Suitors Take Note as Bay Area's Nektar May Be Up for Sale

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Nektar Therapeutics, based in San Francisco, is reportedly exploring various strategic options, including a possible sale, partnerships or licensing agreements.

The company has several pipeline products for cancer, auto-immune diseases and chronic pain. One of its key products is NKTR-214, an immuno-oncology product that was discovered and wholly owned by Nektar, and being investigated in combination with Bristol-Myers Squibb’s Opdivo (nivolumab) as a collaboration, and unpartnered with Merck’s Keytruda (pembrolizumab). It is also being evaluated as a solo therapeutic.

NKTR-214 is an IL-2 that binds to the CD122 receptor on the surface of CD-8 and CD-4 positive immune cells. The company also has a late-stage trial for NKTR-181 for pain, and several other products.

John Carroll, with Endpoints News, writes, “It hasn’t all been a bed of roses for Nektar over the past year. The biotech attempted to win an accelerated European OK for its cancer drug Onzeald (NKTR-102), but ran straight into a regulatory brick wall. The CHMP voted thumbs down on Onzeald, which was also bad news for Daiichi Sankyo, which bet $20 million upfront on a regional licensing pact for the drug. Daiichi recently signaled that it wanted to bail on the deal.”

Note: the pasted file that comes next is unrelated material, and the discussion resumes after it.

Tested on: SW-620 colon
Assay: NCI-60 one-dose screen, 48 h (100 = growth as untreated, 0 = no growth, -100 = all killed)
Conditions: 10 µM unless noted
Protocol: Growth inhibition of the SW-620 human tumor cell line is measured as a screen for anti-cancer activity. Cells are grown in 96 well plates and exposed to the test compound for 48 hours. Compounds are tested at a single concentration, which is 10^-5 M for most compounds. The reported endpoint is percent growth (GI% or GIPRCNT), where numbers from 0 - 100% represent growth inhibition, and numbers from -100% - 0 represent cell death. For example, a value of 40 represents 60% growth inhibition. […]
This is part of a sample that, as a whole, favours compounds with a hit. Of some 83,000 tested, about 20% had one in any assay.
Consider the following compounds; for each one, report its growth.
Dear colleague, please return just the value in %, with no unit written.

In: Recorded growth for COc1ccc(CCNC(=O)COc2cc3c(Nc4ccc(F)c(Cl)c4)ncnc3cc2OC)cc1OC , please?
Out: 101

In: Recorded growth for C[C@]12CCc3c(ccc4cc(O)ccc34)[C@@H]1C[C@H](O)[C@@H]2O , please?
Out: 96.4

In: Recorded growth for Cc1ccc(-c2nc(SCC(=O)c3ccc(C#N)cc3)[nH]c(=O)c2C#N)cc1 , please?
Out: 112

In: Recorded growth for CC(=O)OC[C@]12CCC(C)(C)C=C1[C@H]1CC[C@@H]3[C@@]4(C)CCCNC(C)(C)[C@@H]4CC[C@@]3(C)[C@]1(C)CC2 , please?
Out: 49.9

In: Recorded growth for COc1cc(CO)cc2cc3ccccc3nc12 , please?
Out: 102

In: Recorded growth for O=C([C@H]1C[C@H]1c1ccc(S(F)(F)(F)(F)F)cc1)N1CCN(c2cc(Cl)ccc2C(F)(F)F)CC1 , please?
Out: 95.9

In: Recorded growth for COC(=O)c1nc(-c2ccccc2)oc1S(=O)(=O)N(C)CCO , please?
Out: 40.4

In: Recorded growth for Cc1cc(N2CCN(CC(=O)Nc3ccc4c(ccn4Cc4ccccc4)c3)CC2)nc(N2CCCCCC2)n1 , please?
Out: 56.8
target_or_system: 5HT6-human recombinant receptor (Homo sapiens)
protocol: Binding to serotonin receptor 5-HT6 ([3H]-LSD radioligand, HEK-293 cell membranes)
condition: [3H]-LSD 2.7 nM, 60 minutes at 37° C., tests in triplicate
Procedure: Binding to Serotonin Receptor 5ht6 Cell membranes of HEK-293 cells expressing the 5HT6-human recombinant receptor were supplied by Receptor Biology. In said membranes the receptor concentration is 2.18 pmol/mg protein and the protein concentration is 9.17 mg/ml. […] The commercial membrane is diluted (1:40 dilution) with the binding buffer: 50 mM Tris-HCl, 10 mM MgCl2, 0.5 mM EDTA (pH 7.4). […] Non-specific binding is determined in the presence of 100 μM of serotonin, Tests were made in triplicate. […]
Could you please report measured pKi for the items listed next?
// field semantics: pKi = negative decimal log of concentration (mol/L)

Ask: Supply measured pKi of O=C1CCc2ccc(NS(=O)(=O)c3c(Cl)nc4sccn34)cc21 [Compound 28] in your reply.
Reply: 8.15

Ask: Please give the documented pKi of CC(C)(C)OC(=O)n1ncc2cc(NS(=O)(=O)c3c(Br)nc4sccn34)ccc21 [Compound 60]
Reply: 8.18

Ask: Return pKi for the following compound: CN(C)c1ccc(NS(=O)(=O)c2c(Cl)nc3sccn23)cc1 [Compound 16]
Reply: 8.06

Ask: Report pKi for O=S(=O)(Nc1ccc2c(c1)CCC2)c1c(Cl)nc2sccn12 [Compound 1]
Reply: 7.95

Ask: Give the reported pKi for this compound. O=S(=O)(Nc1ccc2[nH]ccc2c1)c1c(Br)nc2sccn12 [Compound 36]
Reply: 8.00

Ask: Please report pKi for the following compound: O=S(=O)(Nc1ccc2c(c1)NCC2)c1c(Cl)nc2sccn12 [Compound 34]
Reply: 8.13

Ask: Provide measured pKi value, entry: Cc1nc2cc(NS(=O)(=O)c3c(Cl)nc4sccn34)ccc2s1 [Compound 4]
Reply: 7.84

The company’s stock has more than tripled in value since early November, largely based on results for NKTR-214. Shares are currently trading at $88. The 52-week high was $99.02 and the 52-week low was $12.50. Nektar has a market cap of $13.857 billion.

The company’s value, and the high-risk aspects of its pipeline, might make buyers uneasy, making licensing or partnership deals more likely.

Bloomberg writes, “A Nektar sale would add to a $25 billion burst of biotechnology and drug deals since Jan. 1, with extra cash from the U.S. tax law passed last year seen as fueling a continuing boom. The tax law should unlock about $160 billion in overseas cash for big drugmakers to spend on takeovers, Goldman Sachs Group Inc. analyst Salveen Richter has estimated.”

Those deals include Sanofi’s acquisition of Bioverativ for $11.6 billion and Ablynx for $4.6 billion, and Celgene’s acquisition of Juno Therapeutics for $9 billion.

Brad Loncar, founder of Loncar Investments and the Loncar Cancer Immunotherapy Index, told Bloomberg, “Owning NKTR-214 could either put an acquirer in a league of their own or blow up in their face, because all the excitement surrounding this drug is based on very little patient data, as intriguing as it is.”

On Nov. 11, 2017, the company released the first interim data of PIVOT-02 Phase I/II trial of NKTR-214 with Opdivo in several tumor types. Opdivo is a PD-1 immune checkpoint inhibitor. “In the dose-escalation stage of the PIVOT trial, we’ve observed important response rates across all three tumor types—melanoma, renal cell carcinoma and non-small lung cancer—in both PD-L1 positive and PD-L1 negative patients,” said Mary Tagliaferri, Nektar’s senior vice president of Clinical Development, in a statement. “All patients with responses in the trial continue on treatment. Of note, we observed responses in three of four Stage IV non-small cell lung cancer patients whose tumors did not express PD-L1 and who had progressed on prior chemotherapy, including one patient who experienced a complete response. In the combination treatment, there were no Grade 3 or higher immune-mediated adverse events at the recommended Phase II dose or below. Nektar and Bristol are now actively enrolling patients in the Phase II expansion part of the PIVOT study in five different tumor types.”

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